- ScienceBlogs comments with more than two or sometimes three links go to moderation. It’s Sunday afternoon in America, so I expect Prof. Rosenhouse to do other things for the next few hours.
    - I wouldn’t have thought that you’re too lazy to click on the links in my source.

    And finally, complaining that a source is partisan is an ad hominem argument. Show me that it is wrong, rather than simply assuming it.

    Two clicks away from my source is this page which lists the members of the Board of Trustees of the organization that found Gore to have won by 107 votes. Why didn’t you go there yourself? Most of them are university professors, BTW, in case you want your ad hominem argument handed back to you on a silver plate.

    Incidentally, I should not even be having this discussion with you. I assure you that I care even less for the clueless political opining of foreign leftists than I do for domestic leftists.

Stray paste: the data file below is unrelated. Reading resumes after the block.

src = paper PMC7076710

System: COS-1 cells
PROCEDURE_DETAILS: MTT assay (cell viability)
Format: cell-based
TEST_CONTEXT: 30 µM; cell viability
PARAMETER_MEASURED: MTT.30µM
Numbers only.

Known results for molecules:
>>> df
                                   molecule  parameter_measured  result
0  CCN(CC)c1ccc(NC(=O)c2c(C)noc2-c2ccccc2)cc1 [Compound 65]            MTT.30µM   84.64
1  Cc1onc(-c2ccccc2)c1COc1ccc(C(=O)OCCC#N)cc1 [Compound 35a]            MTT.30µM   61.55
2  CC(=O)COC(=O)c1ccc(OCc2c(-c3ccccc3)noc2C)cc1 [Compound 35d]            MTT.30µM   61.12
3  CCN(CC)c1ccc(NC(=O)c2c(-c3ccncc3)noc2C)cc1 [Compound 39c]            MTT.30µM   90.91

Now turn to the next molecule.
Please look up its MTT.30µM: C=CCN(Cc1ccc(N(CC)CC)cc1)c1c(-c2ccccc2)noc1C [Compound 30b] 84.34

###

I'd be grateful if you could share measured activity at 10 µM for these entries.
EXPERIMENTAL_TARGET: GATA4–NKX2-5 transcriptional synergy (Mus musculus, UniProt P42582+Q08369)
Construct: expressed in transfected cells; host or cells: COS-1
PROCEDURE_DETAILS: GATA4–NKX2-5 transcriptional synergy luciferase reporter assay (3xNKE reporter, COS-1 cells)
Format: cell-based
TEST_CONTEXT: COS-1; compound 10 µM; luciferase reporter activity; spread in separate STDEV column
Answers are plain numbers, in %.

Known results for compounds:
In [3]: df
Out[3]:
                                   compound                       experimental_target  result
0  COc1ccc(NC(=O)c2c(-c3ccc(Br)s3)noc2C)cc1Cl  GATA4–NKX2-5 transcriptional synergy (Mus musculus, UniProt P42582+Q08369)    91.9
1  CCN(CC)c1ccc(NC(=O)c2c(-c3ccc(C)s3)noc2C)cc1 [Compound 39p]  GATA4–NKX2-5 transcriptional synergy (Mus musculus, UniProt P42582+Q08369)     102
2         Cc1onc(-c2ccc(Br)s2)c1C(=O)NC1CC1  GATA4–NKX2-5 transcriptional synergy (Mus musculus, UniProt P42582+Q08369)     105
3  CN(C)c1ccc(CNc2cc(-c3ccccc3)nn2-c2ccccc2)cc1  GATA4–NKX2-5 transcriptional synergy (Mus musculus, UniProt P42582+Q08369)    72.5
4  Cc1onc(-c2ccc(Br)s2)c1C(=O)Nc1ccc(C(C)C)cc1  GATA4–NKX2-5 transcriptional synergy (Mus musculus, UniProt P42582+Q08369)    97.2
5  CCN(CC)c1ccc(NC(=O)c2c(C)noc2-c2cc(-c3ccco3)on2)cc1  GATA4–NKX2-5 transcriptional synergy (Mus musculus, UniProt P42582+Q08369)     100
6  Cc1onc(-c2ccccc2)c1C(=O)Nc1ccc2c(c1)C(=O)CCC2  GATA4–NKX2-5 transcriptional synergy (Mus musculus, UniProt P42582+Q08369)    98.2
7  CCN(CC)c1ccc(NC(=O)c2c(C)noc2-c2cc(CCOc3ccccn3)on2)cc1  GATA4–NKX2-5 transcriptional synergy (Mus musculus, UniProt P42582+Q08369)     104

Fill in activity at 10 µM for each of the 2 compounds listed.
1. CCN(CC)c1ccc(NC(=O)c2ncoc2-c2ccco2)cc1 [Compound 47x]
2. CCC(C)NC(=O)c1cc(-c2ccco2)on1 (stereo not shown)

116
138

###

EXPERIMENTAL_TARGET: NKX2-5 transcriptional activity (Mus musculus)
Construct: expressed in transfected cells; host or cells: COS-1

You don’t give me that impression. Instead, you give me the impression that you’re deeply afraid my source might be right, and try very hard to convince yourself it isn’t. It’s often the case that the greatest missionaries are those with the greatest private doubts…

    ————————-

    Whether McCain was a good pilot doesn’t matter. Whether he would make a good president does.

  46. #47 Robert O'Brien
    October 12, 2008

    Most of them are university professors, BTW, in case you want your ad hominem argument handed back to you on a silver plate.

    That and a dime won’t get you a gumball from a gumball machine. What do I care what a sociologist, a biologist, or a business professor thinks? I do care what statisticians think and a judge thinks, however.

    You don’t give me that impression. Instead, you give me the impression that you’re deeply afraid my source might be right, and try very hard to convince yourself it isn’t. It’s often the case that the greatest missionaries are those with the greatest private doubts…

    Your cyber-psychoanalysis is about as impressive as your grasp of mathematics, statistics, and the U.S.

  47. #48 mk
    October 12, 2008

    Gore lost the election; move on, loser. McCain was a skillful pilot; accept it, dumb ass.

    Speaking of delusional. Heh-heh-heh….

    One more time now… with feelin’!, Insecure, ignorant, intellectually dishonest and dimwitted. Each post painfully reinforces this. It’s OK though Robert… there is room for much improvement. Hang in there.